Abe’s Version of History Doesn’t Sit Well With Chinesetags: World War II, China, Japan, Shinzo Abe
Historians and columnists have made comparisons between Britain and a rising Germany in 1914 and the current tensions between Japan and China; a hot topic at the start of the centenary year of World War I.
Prime Minister Shinzo Abe of Japan, in his appearance Wednesday at the World Economic Forum in Davos, Switzerland, raised the bar when he agreed with the thesis, saying that he saw a “similar situation” between now and then.
During a discussion with journalists,
Mr. Abe said that the strong trade relations between Germany and
Britain in 1914 were not unlike the economic interdependence today
between Japan and China.
In 1914, economic self-interest failed to put a brake on the strategic rivalry that led to the outbreak of war, Mr. Abe said. He criticized the annual double-digit growth in China’s defense budget, calling it a source of instability in the Pacific region, an implicit comparison to Germany’s rapid build-up of arms before World War I....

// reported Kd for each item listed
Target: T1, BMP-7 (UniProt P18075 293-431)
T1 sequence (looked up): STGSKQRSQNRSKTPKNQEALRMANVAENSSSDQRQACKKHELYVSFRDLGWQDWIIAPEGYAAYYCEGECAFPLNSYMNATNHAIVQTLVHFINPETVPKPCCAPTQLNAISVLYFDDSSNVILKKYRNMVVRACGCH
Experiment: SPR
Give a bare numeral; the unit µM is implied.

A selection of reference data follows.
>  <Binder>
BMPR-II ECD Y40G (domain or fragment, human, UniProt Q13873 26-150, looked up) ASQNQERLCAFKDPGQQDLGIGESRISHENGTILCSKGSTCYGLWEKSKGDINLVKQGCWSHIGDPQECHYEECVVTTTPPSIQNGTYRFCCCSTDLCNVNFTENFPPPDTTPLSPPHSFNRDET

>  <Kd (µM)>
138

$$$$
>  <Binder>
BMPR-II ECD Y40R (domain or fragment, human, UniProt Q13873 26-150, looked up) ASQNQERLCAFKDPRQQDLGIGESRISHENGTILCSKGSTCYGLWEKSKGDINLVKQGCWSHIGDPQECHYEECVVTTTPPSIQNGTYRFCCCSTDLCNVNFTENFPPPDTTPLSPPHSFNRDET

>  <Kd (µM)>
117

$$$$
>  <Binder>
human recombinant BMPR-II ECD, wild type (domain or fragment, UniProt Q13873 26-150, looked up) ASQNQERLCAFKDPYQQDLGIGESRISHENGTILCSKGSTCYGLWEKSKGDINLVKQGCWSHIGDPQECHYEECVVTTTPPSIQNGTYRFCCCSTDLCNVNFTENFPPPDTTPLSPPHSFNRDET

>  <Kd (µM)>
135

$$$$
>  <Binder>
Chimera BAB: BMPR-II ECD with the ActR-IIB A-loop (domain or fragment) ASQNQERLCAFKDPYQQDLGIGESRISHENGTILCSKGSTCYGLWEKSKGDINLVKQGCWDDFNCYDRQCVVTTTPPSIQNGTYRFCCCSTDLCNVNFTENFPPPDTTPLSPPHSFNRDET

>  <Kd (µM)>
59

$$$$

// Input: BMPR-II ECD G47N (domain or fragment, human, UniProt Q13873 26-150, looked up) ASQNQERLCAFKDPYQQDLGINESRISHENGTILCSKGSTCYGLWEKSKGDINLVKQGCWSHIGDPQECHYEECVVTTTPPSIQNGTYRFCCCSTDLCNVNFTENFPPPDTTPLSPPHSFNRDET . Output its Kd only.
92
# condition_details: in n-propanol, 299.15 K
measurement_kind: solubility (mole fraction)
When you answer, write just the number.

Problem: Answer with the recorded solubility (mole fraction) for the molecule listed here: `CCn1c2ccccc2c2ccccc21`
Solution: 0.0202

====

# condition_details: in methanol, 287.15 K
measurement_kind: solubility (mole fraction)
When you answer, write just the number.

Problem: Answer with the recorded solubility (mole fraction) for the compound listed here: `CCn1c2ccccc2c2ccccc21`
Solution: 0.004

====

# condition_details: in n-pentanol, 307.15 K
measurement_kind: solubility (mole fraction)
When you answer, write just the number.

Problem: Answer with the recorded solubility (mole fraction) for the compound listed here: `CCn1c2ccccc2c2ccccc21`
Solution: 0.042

comments powered by Disqus
- NYT History Book Reviews: Who Got Noticed this Week?
- Researchers have discovered a previously unknown 149-page manuscript defending homosexuality.
- What Counts as Historical Evidence? The Fracas over John Stauffer’s Black Confederates
- Israeli journalist-turned-biographer, Shabtai Teveth, is remembered for his attack on the New Historians
- Harvard’s Drew Faust says the Civil War marked the start of large-scale industrial war, not WW I